The boy walked across dust and dirt to reach the livestock pen. Feeding the animals was always a welcome treat after the sleepy, slow predawn hours spent watering crops and fetching eggs from peck-happy chickens. It was the favorite of his morning and felt the least like work, so he saved it for last the way other boys save candy bars. 

The boy had been taught to read the stars and knew what they foretold for the day as soon as the sun set. The glow of the clear morning felt cruel. This was no day for sunshine, he thought. He wanted to will the black cloud of night back over the horizon and hold it there to stop the hours crawling towards him. He heard the happy bleats of the goats on the cold breeze as the sun began its low climb. One sounded halting and distressed, and the boy knew right away who it was.

“Not again, you silly!” 

He chuckled, shaken from his gloom. One goat, shaggy and black as tar, had his horns caught in the wire fence. The goat gave another bleat, more embarrassed than scared as he tried to wrest his long horns from the tangle of thin metal. Neck bound in an awkward position, he looked up at the boy with soulful, square pupils. 

“I gotcha, Billy. Don’t worry,” the boy reassured him. 

He gently guided the goat’s horn through the mess of wire. The goat jumped and bleated happily.

“You’re welcome!”

He held out the bucket of feed and the goat munched eagerly. The boy pet his shaggy fur, which was almost unnaturally clean and soft in spite of the dust that had been blowing about since the boy woke up.

“I brought you something,” the boy whispered.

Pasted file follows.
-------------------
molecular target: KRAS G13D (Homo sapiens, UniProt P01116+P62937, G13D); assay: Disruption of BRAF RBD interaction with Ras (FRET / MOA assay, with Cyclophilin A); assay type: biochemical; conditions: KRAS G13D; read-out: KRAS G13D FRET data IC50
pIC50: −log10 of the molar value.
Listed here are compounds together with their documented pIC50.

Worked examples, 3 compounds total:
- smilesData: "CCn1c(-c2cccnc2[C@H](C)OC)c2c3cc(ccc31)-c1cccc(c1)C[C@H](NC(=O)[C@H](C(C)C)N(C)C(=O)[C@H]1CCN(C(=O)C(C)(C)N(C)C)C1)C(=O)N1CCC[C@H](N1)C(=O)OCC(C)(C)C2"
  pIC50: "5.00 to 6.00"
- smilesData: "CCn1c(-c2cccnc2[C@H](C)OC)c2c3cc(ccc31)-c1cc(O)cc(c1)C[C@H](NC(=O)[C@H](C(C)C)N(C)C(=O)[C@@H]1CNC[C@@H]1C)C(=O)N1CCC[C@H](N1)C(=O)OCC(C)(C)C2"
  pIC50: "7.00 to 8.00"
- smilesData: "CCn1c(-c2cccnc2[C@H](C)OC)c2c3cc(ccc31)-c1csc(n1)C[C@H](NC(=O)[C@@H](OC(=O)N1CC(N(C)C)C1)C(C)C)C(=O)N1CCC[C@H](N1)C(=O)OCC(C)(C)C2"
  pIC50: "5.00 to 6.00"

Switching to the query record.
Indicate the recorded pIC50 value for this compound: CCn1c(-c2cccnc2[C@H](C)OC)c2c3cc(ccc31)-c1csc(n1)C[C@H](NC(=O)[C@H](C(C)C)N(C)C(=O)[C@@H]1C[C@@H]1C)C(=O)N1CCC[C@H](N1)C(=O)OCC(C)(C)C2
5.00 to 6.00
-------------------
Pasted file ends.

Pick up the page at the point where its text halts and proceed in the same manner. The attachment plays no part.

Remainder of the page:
He knew the goat had already smelled the treat he’d pilfered. Sweets were rare on the settlement, but this was made in anticipation of a special occasion. It was a small, round cake with honeyed glaze, made stale by a night under the boy’s cot. He broke it as evenly as he could, giving the larger half to the goat and laughing as the rough tongue tickled his hand. 

The boy ran to the shed near the pen. The goat liked to climb, so the boy had stored some old planks to prop up against the rain barrels and feeding troughs in the pen. He crossed the dirt floor to the corner of the musty-smelling shed where the planks rested against the wall. He hoisted two of them up onto his shoulder with callused hands. On the opposite wall, the long, menacing blade hung in its sheath.  It seemed to stare at him. The boy didn’t return its gaze and took the planks back to the pen.

He propped the planks up in their usual places. 

“This way, boy!” he said, coaxing the goat upwards. 

The goat stood proudly at the top of the makeshift ramp, snorted, and leapt clear over the boy’s head, showing off his powerful horns and hooves. 

“Stop playing, boy,” commanded the man. 

The boy had learned to listen for his footsteps, but the tread was drowned out by his own laughter. The man frowned. 

“You haven’t named it, have you?”

“No, sir,” the boy lied. The goat’s name was Billy. A bit uninspired as names go, but the boy thought it suited him perfectly. 

“Good,” said the man. He glanced at the sun, then marked the horizon with his sharp gaze. “Soon, you’ll be glad this day came. Not now, but soon. It’s what we’ve waited for.”

“Yes sir,” the boy said, swallowing hard. He knew what the man meant, what was coming for Billy. It had seemed real, but distant, the way a star is. Now here it was, so close it could burn his skin with its light. 

“I just wanted to make his last day…” The boy choked back tears as quietly as he could. “…special, I guess.”

“It is a special day,” replied the man, clasping the boy’s shoulder. The boy flinched at his grip.